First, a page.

Ambulance crews are facing crippling delays when they arrive at A&E with sick patients, NHS bosses are warning.
Over the past week, nearly three in 10 ambulances were caught queuing outside hospitals in England.
It is the worst start to winter since records began – before the pandemic about half the number of delays were recorded, NHS England data shows.
Ambulance chiefs said the problems were leading to patients dying and being harmed on a daily basis.
Martin Flaherty, managing director of the Association of Ambulance Chief Executives (AACE), said: “These crippling delays are a twin threat – they cause significant harm to patients who are forced to wait in the back of our ambulances, while our crews are stuck and therefore unable to respond to patients who need us out in the community.
“As the colder winter weather approaches we have serious concerns that things will get worse in the coming weeks and months.
“The life-saving safety net that NHS ambulance services provide is being severely compromised by these unnecessary delays, and patients are dying and coming to harm as a result on a daily basis.”
AACE said its own analysis of the delays seen during October suggested about 44,000 patients may have come to harm because of delays.
Fears of tripledemic ‘very real’
Ambulance crews are meant to be able to hand over their patients to hospital staff within 15 minutes of arrival.
But in 29% of the nearly 80,000 arrivals seen in the seven days up to last Sunday, crews had to wait 30 minutes or more.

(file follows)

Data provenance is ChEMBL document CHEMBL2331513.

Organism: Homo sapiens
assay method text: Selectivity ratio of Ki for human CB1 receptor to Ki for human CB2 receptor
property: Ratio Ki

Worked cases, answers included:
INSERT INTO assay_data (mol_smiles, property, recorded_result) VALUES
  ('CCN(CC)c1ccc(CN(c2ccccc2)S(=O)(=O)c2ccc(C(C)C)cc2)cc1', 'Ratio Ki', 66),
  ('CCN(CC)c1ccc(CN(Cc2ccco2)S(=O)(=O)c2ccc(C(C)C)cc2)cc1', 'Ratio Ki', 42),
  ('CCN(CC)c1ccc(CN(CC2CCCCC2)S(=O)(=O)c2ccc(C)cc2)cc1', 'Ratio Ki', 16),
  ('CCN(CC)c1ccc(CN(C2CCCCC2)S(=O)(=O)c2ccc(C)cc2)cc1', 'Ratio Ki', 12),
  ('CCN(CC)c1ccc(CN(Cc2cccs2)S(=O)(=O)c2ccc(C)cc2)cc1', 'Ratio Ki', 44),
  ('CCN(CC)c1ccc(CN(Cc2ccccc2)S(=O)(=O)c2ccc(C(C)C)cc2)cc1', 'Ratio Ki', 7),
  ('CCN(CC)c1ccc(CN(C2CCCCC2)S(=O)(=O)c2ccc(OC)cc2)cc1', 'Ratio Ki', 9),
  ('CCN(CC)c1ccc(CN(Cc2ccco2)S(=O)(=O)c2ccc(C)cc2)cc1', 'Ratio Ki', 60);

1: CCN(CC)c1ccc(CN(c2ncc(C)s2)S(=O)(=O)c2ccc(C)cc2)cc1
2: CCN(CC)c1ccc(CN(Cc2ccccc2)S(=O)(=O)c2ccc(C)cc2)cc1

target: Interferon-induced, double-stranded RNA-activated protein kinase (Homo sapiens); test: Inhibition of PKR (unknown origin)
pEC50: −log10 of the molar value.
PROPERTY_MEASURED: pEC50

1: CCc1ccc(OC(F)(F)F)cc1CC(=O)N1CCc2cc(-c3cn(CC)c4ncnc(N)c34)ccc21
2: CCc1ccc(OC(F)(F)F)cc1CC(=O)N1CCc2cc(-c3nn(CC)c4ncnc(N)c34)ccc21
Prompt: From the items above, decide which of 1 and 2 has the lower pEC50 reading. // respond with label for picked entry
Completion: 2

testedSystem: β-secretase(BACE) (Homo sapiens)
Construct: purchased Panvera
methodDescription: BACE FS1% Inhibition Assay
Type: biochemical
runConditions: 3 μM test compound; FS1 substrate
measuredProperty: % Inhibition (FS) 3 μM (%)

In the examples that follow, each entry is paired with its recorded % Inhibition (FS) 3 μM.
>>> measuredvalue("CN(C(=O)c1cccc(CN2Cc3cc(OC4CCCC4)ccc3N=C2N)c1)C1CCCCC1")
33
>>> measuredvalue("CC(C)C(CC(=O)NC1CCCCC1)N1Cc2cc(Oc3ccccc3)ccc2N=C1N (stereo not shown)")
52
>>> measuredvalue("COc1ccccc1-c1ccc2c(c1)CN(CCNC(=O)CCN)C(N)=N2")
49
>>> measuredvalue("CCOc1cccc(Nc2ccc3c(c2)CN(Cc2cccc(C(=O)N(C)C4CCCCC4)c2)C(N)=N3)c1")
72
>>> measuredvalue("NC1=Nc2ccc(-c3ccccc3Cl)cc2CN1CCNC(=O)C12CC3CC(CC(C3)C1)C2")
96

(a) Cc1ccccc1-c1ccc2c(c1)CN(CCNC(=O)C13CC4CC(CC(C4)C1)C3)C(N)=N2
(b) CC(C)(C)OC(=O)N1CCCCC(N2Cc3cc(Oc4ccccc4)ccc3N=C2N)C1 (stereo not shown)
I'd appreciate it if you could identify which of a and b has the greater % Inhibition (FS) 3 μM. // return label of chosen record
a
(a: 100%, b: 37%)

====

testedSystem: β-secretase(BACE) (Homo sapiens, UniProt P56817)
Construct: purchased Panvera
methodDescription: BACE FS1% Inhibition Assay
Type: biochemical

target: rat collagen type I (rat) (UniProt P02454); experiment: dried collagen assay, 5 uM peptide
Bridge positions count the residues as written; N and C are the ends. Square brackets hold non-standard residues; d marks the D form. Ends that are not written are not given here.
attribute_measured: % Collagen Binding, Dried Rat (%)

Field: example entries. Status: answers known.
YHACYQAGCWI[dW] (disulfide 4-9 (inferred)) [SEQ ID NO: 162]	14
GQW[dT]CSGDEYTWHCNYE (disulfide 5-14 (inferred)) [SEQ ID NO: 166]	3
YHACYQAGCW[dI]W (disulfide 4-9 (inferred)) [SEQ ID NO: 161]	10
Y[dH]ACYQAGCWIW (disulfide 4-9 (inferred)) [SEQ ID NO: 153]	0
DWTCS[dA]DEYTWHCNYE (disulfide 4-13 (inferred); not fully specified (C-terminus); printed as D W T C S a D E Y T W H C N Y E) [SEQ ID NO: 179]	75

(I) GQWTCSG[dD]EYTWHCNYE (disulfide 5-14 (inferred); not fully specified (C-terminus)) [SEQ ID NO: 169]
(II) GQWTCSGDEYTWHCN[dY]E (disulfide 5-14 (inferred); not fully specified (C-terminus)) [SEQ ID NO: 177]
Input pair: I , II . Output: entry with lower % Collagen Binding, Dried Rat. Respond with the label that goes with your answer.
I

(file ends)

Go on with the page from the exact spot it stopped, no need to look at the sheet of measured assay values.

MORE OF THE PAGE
That compares to 23% last year at the start of winter, and 15% in 2019 before the pandemic began.
At about a tenth of hospitals, more than half of ambulance crews arriving were delayed, the weekly report by NHS England – the first of this winter – showed.
The report also showed there were nearly 400 patients in hospital with flu.
This is three times higher than the peak seen last winter despite it only being the start of the flu season.
However, last year did see very low levels of flu as people were still cautious about mixing because of Covid.
Prof Sir Stephen Powis said the figures showed fears of the so-called “tripledemic” – high levels of flu, Covid and a respiratory infection called RSV – were very real.
He said hospitals were facing huge pressures with 19 out of 20 beds occupied with difficulties discharging patients who needed support in the community a key problem.
Sir Stephen said this was a major cause of the handover delays ambulances were facing as staff were struggling find beds for new patients.
Matthew Taylor, of the NHS Confederation, which represents hospitals, said the data showed the NHS was facing “one of the worst winters for decades”.